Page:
In recent years, consumer behavior and habits have changed drastically, leading to the transformation of most, if not all, markets. The main driver of these changes has been the Internet. Online sales and e-commerce, among other factors, have changed how people consume services and goods around the world.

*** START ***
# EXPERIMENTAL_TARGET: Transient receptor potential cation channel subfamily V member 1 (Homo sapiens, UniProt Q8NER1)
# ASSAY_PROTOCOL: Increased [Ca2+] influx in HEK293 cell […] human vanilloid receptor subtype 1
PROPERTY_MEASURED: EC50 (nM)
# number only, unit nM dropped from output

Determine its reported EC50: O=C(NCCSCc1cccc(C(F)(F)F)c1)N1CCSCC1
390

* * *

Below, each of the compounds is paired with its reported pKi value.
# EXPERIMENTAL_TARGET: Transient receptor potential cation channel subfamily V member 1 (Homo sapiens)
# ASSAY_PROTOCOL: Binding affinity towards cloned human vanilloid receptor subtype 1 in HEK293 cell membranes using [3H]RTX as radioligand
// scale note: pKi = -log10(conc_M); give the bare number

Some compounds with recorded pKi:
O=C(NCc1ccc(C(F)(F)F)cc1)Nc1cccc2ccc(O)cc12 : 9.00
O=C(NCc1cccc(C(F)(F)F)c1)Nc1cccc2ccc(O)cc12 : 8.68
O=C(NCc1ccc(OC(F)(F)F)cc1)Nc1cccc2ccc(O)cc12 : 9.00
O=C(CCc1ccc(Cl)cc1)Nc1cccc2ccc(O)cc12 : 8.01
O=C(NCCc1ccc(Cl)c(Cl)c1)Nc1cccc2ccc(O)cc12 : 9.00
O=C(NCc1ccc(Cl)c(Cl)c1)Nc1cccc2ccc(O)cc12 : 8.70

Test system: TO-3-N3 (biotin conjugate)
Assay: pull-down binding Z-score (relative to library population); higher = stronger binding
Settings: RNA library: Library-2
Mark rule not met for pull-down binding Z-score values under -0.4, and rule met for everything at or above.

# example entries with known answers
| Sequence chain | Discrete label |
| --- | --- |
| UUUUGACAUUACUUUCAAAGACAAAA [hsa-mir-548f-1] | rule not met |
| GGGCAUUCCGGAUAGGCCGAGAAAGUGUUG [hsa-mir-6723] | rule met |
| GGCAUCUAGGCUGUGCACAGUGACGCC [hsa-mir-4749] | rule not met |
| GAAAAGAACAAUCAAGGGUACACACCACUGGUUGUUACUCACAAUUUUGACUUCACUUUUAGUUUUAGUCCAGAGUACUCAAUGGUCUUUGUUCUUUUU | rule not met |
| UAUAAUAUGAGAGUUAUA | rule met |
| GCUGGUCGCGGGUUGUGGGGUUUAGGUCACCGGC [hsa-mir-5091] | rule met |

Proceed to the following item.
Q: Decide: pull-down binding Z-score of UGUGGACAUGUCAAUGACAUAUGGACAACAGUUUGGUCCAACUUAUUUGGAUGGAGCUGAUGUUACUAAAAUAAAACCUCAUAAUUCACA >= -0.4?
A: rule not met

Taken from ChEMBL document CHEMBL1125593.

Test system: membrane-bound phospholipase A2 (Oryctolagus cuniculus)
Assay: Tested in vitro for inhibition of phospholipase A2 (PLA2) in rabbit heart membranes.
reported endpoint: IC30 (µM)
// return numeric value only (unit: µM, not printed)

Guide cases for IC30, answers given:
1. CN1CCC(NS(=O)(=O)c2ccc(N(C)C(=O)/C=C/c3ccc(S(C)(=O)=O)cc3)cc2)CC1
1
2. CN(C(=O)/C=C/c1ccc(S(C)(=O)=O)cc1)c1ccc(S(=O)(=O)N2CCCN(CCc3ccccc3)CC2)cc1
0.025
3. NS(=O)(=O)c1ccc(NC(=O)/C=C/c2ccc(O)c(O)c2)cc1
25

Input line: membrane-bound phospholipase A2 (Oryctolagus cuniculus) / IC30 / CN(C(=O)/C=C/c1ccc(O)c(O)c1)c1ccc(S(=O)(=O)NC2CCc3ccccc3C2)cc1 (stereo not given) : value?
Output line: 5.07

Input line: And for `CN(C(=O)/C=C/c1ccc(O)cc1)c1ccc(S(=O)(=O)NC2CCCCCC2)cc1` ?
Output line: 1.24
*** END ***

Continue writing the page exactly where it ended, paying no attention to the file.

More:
Customers used to visit brick-and-mortar stores to gather information with the help of salespeople to find what they wanted or needed, often concluding their shopping there (Mármol and Fernández, 2019). Physical stores were one of the few available sources of product information but nowadays the arrival of digital devices has increased the number of sources of information. Consumers nowadays tend to combine these digital services with brick-and-mortar establishments to purchase products and services and to contact firms for other purposes, including requesting information, soliciting technical advice, providing feedback about products and services and inquiring about a product’s use or availability. As the new channels such as internet and mobile rise and are offered to customers, the customer experience becomes even more digitalized (Nash et al., 2013; Kang et al., 2019) and results in an increase in the number and complexity of customer–firm interactions (Melero et al., 2016). Moreover, customer goes in and out of different channels to use the benefits of each channel offers rather than staying with one type of channel, what is known as omnichannel behavior (Verhoef et al., 2007, 2015; Kang et al., 2019). Omnis is a Latin word meaning “all” or “universal,” so omnichannel means “all channels together” (Mármol and Fernández, 2019). Omnichannel shopping offers an integrated strategy where the different channels interact with each other and are used simultaneously in both the process of information seeking and the process of purchasing (Puccinelli et al., 2009). This perfectly integrated system of online channels and physical stores can improve the performance of these channels as well as the customer’s purchase experience (Puccinelli et al., 2009; Rigby, 2011; Kang et al., 2019).